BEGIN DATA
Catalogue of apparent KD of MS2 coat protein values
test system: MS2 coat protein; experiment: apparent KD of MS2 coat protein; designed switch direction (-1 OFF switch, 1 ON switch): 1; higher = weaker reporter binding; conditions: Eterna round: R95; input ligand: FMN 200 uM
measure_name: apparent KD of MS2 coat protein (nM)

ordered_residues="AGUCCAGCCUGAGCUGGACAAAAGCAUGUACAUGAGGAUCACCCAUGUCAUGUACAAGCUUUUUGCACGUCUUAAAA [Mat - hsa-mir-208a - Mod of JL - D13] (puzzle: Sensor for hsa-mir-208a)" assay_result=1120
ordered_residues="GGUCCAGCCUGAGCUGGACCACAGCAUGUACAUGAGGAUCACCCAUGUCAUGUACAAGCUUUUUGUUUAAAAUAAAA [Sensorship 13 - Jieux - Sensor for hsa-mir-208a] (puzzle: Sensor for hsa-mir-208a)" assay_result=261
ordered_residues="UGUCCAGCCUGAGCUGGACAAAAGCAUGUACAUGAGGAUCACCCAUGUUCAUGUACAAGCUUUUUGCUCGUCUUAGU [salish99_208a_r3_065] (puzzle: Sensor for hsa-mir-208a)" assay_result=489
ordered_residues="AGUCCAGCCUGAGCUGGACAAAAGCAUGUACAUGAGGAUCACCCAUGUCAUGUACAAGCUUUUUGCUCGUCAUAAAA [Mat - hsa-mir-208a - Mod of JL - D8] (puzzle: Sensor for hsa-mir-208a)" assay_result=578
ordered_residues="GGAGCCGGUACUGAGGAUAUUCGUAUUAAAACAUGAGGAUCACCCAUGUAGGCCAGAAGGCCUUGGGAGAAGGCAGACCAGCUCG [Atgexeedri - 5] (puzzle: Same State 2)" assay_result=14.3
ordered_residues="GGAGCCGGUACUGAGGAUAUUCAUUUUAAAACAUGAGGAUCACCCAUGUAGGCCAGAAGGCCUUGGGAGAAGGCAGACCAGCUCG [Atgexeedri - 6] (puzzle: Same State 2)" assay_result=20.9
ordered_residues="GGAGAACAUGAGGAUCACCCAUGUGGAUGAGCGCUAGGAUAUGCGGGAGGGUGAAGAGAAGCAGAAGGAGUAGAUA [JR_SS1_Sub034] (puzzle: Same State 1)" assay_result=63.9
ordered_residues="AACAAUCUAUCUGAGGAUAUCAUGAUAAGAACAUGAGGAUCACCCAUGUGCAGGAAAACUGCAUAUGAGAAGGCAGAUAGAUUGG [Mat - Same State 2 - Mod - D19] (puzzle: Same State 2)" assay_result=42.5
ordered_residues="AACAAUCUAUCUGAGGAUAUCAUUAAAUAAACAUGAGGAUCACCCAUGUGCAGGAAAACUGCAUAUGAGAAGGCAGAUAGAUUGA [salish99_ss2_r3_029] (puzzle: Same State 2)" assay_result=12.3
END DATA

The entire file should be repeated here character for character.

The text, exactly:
Catalogue of apparent KD of MS2 coat protein values
test system: MS2 coat protein; experiment: apparent KD of MS2 coat protein; designed switch direction (-1 OFF switch, 1 ON switch): 1; higher = weaker reporter binding; conditions: Eterna round: R95; input ligand: FMN 200 uM
measure_name: apparent KD of MS2 coat protein (nM)

ordered_residues="AGUCCAGCCUGAGCUGGACAAAAGCAUGUACAUGAGGAUCACCCAUGUCAUGUACAAGCUUUUUGCACGUCUUAAAA [Mat - hsa-mir-208a - Mod of JL - D13] (puzzle: Sensor for hsa-mir-208a)" assay_result=1120
ordered_residues="GGUCCAGCCUGAGCUGGACCACAGCAUGUACAUGAGGAUCACCCAUGUCAUGUACAAGCUUUUUGUUUAAAAUAAAA [Sensorship 13 - Jieux - Sensor for hsa-mir-208a] (puzzle: Sensor for hsa-mir-208a)" assay_result=261
ordered_residues="UGUCCAGCCUGAGCUGGACAAAAGCAUGUACAUGAGGAUCACCCAUGUUCAUGUACAAGCUUUUUGCUCGUCUUAGU [salish99_208a_r3_065] (puzzle: Sensor for hsa-mir-208a)" assay_result=489
ordered_residues="AGUCCAGCCUGAGCUGGACAAAAGCAUGUACAUGAGGAUCACCCAUGUCAUGUACAAGCUUUUUGCUCGUCAUAAAA [Mat - hsa-mir-208a - Mod of JL - D8] (puzzle: Sensor for hsa-mir-208a)" assay_result=578
ordered_residues="GGAGCCGGUACUGAGGAUAUUCGUAUUAAAACAUGAGGAUCACCCAUGUAGGCCAGAAGGCCUUGGGAGAAGGCAGACCAGCUCG [Atgexeedri - 5] (puzzle: Same State 2)" assay_result=14.3
ordered_residues="GGAGCCGGUACUGAGGAUAUUCAUUUUAAAACAUGAGGAUCACCCAUGUAGGCCAGAAGGCCUUGGGAGAAGGCAGACCAGCUCG [Atgexeedri - 6] (puzzle: Same State 2)" assay_result=20.9
ordered_residues="GGAGAACAUGAGGAUCACCCAUGUGGAUGAGCGCUAGGAUAUGCGGGAGGGUGAAGAGAAGCAGAAGGAGUAGAUA [JR_SS1_Sub034] (puzzle: Same State 1)" assay_result=63.9
ordered_residues="AACAAUCUAUCUGAGGAUAUCAUGAUAAGAACAUGAGGAUCACCCAUGUGCAGGAAAACUGCAUAUGAGAAGGCAGAUAGAUUGG [Mat - Same State 2 - Mod - D19] (puzzle: Same State 2)" assay_result=42.5
ordered_residues="AACAAUCUAUCUGAGGAUAUCAUUAAAUAAACAUGAGGAUCACCCAUGUGCAGGAAAACUGCAUAUGAGAAGGCAGAUAGAUUGA [salish99_ss2_r3_029] (puzzle: Same State 2)" assay_result=12.3